USC Trojans Football Recruiting: What to Do with the "Wafflers?"
As the USC coaching staff and their legions of fans celebrate the latest verbal commitment from a 5-star stud, some aspects of the recruiting process might bear scrutiny.
At last count, eight of the Trojans 18 allowed scholarships have been accounted for with the pledge of safety Su'a Cravens.
Now with almost half of their full rides having been claimed, USC's recruiting staff must play Nostradamus and attempt to peer into the future to determine what 17 and 18 year-old kids will do with their precious Trojan offer.
Making their chore all the more vexing is a small segment of prep players who already hold Trojan offers and have gone on record as claiming to hold USC in high regard but seem to be waning in their desire to don the cardinal and gold.
One such player is Concord (CA) De La Salle's Scout.com 4-star linebacker, Michael Hutchings.
Hutchings, rated the third best prospect at his outside linebacker position, has long been rumored a heavy USC "lean."
However, recently, Hutchings clarified his recruiting status by saying that while he still likes the Trojans, he will now hold off on giving his verbal pledge to anyone.
Offering this regarding his recruitment, Hutchings said, “There is no time table now, it’s all up in the air, the process is about me finding the best school and I’m on my own time table now. I don’t think I’ll be as aggressive in trying to make a decision. I think I’ll wait now.”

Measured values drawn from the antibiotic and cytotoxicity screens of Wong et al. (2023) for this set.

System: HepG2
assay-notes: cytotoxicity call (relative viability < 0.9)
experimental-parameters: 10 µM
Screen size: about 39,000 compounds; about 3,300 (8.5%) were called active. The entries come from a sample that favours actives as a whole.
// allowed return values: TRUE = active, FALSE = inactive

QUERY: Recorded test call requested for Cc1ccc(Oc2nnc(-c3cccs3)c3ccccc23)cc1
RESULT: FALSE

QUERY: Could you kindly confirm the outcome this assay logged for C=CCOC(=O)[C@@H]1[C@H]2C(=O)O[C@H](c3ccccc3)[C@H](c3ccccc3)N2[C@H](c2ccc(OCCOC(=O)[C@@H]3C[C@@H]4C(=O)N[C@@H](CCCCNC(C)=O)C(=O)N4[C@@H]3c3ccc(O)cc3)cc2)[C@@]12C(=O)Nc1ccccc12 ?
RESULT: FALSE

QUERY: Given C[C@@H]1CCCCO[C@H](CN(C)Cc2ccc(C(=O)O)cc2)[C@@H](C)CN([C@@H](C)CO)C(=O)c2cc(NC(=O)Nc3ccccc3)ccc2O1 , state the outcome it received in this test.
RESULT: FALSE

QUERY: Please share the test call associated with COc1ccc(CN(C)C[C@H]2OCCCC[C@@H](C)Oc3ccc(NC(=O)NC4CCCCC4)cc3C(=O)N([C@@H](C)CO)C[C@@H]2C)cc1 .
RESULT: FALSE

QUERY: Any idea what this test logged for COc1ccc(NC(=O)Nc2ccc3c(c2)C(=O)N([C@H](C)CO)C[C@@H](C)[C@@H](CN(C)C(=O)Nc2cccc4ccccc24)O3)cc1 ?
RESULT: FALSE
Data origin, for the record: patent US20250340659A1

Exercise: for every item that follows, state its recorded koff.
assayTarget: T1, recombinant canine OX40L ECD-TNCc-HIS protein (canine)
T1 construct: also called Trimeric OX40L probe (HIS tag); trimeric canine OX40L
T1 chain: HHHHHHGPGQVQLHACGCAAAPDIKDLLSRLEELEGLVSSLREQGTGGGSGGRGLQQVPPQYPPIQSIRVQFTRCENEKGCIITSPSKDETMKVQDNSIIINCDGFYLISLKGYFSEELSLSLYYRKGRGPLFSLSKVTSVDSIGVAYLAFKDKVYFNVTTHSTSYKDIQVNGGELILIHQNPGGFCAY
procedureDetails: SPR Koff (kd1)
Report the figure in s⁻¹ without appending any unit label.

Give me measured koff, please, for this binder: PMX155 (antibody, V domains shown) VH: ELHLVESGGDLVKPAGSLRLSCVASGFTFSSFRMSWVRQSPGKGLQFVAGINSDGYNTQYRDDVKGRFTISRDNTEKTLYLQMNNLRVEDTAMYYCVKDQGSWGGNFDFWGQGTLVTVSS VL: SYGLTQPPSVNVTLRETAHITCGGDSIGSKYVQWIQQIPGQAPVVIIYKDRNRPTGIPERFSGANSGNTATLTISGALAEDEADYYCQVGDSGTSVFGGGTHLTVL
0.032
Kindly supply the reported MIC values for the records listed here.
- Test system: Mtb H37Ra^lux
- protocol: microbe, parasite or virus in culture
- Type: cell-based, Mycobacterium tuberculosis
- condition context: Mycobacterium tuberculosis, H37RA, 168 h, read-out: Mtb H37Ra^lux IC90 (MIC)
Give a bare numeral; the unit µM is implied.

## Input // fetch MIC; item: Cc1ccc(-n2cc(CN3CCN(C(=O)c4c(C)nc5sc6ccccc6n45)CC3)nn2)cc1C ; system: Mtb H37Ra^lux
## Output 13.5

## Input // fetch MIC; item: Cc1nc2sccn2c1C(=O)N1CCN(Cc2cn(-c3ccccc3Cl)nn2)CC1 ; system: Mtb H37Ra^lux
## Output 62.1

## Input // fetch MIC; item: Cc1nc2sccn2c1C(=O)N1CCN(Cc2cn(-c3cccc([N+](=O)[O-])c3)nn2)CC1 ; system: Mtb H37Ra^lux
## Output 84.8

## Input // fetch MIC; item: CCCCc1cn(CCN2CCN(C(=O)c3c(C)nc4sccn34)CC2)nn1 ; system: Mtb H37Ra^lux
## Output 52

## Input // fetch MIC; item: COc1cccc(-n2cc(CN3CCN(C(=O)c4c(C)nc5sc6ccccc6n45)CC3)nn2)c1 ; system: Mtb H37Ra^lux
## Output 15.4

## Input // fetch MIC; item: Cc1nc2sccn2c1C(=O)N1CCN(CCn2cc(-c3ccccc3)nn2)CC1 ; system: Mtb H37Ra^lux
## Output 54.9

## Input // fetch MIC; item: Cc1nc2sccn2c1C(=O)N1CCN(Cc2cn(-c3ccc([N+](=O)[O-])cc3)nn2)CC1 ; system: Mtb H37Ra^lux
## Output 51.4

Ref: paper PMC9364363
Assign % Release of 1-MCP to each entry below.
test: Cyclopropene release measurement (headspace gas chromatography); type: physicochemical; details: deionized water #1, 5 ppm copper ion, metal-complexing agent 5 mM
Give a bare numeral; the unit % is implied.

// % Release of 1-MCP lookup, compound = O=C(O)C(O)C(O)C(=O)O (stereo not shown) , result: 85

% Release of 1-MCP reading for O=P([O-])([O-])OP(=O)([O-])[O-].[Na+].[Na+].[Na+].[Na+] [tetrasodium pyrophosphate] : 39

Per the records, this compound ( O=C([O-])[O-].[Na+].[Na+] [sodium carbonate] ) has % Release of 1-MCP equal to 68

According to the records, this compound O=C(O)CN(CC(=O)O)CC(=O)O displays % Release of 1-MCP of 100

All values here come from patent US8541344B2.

Certainly, this is Hutchings prerogative and some might say, his obligation.
After all, deciding where you will spend your college career is a weighty decision to say the least.
But recruits should also be aware that this is a two-way street and for a scholarship strapped program such as USC, if greener recruiting pastures become available, they will ponder their options as well.
For a player like Hutchings, it may not matter as his talent as a football player will likely transcend any trepidation a program may have in offering an unsure recruit.
Still, there is a danger, even for a premier player like young Michael.
Last year, Hutchings was a very hot commodity, and though he still is, his shine has lost a bit of luster at the variety of football camps he has attended this year (anyone else see Trojan verbal running back Justin Davis flatten him at the recent camp both took part in?).
Don't get me wrong, USC would love to have him but with limited scholarships, what if a player that they covet unexpectedly falls into their lap?
How much allegiance should USC have to a player that once seemed to be theirs but is now backing off on that possibility?
The answer, of course, is to let it all play out and proceed as required by circumstances.
But since Hutchings is "waffling," perhaps the Trojans should too.
After all, recruiting is a reciprocal process and if the player can find "cause to pause," so can a football program.
What is the duplicate article?
Why is this article offensive?
Where is this article plagiarized from?
Why is this article poorly edited?